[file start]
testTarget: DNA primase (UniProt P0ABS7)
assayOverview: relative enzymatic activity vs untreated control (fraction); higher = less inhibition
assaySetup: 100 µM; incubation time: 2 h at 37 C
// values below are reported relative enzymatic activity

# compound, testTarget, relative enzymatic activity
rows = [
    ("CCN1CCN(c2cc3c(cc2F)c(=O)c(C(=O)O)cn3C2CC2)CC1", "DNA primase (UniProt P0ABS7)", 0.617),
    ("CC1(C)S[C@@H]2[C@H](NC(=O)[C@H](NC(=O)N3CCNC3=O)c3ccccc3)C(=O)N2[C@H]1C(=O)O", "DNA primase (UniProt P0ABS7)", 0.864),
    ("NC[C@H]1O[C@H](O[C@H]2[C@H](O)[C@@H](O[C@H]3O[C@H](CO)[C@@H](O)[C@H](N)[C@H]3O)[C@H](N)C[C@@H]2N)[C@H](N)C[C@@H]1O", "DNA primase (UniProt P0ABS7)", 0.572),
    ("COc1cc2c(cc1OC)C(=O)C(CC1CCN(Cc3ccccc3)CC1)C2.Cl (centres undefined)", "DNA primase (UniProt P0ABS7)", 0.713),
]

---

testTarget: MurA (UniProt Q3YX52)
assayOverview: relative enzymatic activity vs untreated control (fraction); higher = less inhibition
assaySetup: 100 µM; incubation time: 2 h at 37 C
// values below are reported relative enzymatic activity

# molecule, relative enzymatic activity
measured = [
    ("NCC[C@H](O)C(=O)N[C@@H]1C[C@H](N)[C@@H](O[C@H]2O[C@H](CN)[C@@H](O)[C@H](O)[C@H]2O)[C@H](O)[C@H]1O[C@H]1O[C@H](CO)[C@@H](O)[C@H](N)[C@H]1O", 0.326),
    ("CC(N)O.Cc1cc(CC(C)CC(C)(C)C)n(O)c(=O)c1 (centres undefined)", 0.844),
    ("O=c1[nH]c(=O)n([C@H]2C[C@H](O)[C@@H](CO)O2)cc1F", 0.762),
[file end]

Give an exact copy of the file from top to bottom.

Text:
testTarget: DNA primase (UniProt P0ABS7)
assayOverview: relative enzymatic activity vs untreated control (fraction); higher = less inhibition
assaySetup: 100 µM; incubation time: 2 h at 37 C
// values below are reported relative enzymatic activity

# compound, testTarget, relative enzymatic activity
rows = [
    ("CCN1CCN(c2cc3c(cc2F)c(=O)c(C(=O)O)cn3C2CC2)CC1", "DNA primase (UniProt P0ABS7)", 0.617),
    ("CC1(C)S[C@@H]2[C@H](NC(=O)[C@H](NC(=O)N3CCNC3=O)c3ccccc3)C(=O)N2[C@H]1C(=O)O", "DNA primase (UniProt P0ABS7)", 0.864),
    ("NC[C@H]1O[C@H](O[C@H]2[C@H](O)[C@@H](O[C@H]3O[C@H](CO)[C@@H](O)[C@H](N)[C@H]3O)[C@H](N)C[C@@H]2N)[C@H](N)C[C@@H]1O", "DNA primase (UniProt P0ABS7)", 0.572),
    ("COc1cc2c(cc1OC)C(=O)C(CC1CCN(Cc3ccccc3)CC1)C2.Cl (centres undefined)", "DNA primase (UniProt P0ABS7)", 0.713),
]

---

testTarget: MurA (UniProt Q3YX52)
assayOverview: relative enzymatic activity vs untreated control (fraction); higher = less inhibition
assaySetup: 100 µM; incubation time: 2 h at 37 C
// values below are reported relative enzymatic activity

# molecule, relative enzymatic activity
measured = [
    ("NCC[C@H](O)C(=O)N[C@@H]1C[C@H](N)[C@@H](O[C@H]2O[C@H](CN)[C@@H](O)[C@H](O)[C@H]2O)[C@H](O)[C@H]1O[C@H]1O[C@H](CO)[C@@H](O)[C@H](N)[C@H]1O", 0.326),
    ("CC(N)O.Cc1cc(CC(C)CC(C)(C)C)n(O)c(=O)c1 (centres undefined)", 0.844),
    ("O=c1[nH]c(=O)n([C@H]2C[C@H](O)[C@@H](CO)O2)cc1F", 0.762),